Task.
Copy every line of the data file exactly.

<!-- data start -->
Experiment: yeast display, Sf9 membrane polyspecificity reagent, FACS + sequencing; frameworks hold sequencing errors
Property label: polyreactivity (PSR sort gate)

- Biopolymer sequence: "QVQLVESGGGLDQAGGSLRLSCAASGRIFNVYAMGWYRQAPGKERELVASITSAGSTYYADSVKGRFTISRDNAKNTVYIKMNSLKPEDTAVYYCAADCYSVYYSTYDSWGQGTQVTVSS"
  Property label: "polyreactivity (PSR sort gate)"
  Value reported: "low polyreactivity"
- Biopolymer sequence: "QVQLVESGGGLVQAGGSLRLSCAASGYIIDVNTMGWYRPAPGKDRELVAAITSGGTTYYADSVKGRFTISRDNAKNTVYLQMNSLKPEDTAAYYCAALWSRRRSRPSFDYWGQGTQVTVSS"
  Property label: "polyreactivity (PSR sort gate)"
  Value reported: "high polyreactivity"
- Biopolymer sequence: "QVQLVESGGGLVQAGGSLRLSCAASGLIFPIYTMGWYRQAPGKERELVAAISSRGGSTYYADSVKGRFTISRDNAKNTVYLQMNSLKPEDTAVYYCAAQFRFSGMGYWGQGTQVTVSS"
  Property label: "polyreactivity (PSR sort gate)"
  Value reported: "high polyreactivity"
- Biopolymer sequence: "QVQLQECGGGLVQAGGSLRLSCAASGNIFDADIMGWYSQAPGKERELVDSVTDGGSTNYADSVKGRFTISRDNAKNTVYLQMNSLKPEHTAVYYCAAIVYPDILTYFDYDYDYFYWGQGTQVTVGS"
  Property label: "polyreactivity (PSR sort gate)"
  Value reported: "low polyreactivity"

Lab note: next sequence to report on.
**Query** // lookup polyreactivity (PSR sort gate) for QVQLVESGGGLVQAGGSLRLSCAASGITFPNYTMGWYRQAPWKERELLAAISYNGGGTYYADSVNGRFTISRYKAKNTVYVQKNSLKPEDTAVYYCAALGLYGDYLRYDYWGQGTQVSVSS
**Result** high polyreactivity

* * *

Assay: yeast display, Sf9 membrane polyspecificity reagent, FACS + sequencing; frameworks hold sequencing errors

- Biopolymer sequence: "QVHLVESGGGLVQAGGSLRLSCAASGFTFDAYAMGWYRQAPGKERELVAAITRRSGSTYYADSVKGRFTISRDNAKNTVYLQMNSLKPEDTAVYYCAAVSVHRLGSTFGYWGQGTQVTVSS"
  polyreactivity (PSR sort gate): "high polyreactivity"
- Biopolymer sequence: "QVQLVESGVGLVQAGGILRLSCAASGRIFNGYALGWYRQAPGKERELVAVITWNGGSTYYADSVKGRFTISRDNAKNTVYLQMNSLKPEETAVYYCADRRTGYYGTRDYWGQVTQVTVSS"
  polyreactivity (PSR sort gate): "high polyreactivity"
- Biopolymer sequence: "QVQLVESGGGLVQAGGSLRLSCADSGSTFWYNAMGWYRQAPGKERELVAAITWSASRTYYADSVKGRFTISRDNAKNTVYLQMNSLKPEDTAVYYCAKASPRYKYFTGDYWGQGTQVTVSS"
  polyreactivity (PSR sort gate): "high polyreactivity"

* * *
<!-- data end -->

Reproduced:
Experiment: yeast display, Sf9 membrane polyspecificity reagent, FACS + sequencing; frameworks hold sequencing errors
Property label: polyreactivity (PSR sort gate)

- Biopolymer sequence: "QVQLVESGGGLDQAGGSLRLSCAASGRIFNVYAMGWYRQAPGKERELVASITSAGSTYYADSVKGRFTISRDNAKNTVYIKMNSLKPEDTAVYYCAADCYSVYYSTYDSWGQGTQVTVSS"
  Property label: "polyreactivity (PSR sort gate)"
  Value reported: "low polyreactivity"
- Biopolymer sequence: "QVQLVESGGGLVQAGGSLRLSCAASGYIIDVNTMGWYRPAPGKDRELVAAITSGGTTYYADSVKGRFTISRDNAKNTVYLQMNSLKPEDTAAYYCAALWSRRRSRPSFDYWGQGTQVTVSS"
  Property label: "polyreactivity (PSR sort gate)"
  Value reported: "high polyreactivity"
- Biopolymer sequence: "QVQLVESGGGLVQAGGSLRLSCAASGLIFPIYTMGWYRQAPGKERELVAAISSRGGSTYYADSVKGRFTISRDNAKNTVYLQMNSLKPEDTAVYYCAAQFRFSGMGYWGQGTQVTVSS"
  Property label: "polyreactivity (PSR sort gate)"
  Value reported: "high polyreactivity"
- Biopolymer sequence: "QVQLQECGGGLVQAGGSLRLSCAASGNIFDADIMGWYSQAPGKERELVDSVTDGGSTNYADSVKGRFTISRDNAKNTVYLQMNSLKPEHTAVYYCAAIVYPDILTYFDYDYDYFYWGQGTQVTVGS"
  Property label: "polyreactivity (PSR sort gate)"
  Value reported: "low polyreactivity"

Lab note: next sequence to report on.
**Query** // lookup polyreactivity (PSR sort gate) for QVQLVESGGGLVQAGGSLRLSCAASGITFPNYTMGWYRQAPWKERELLAAISYNGGGTYYADSVNGRFTISRYKAKNTVYVQKNSLKPEDTAVYYCAALGLYGDYLRYDYWGQGTQVSVSS
**Result** high polyreactivity

* * *

Assay: yeast display, Sf9 membrane polyspecificity reagent, FACS + sequencing; frameworks hold sequencing errors

- Biopolymer sequence: "QVHLVESGGGLVQAGGSLRLSCAASGFTFDAYAMGWYRQAPGKERELVAAITRRSGSTYYADSVKGRFTISRDNAKNTVYLQMNSLKPEDTAVYYCAAVSVHRLGSTFGYWGQGTQVTVSS"
  polyreactivity (PSR sort gate): "high polyreactivity"
- Biopolymer sequence: "QVQLVESGVGLVQAGGILRLSCAASGRIFNGYALGWYRQAPGKERELVAVITWNGGSTYYADSVKGRFTISRDNAKNTVYLQMNSLKPEETAVYYCADRRTGYYGTRDYWGQVTQVTVSS"
  polyreactivity (PSR sort gate): "high polyreactivity"
- Biopolymer sequence: "QVQLVESGGGLVQAGGSLRLSCADSGSTFWYNAMGWYRQAPGKERELVAAITWSASRTYYADSVKGRFTISRDNAKNTVYLQMNSLKPEDTAVYYCAKASPRYKYFTGDYWGQGTQVTVSS"
  polyreactivity (PSR sort gate): "high polyreactivity"

* * *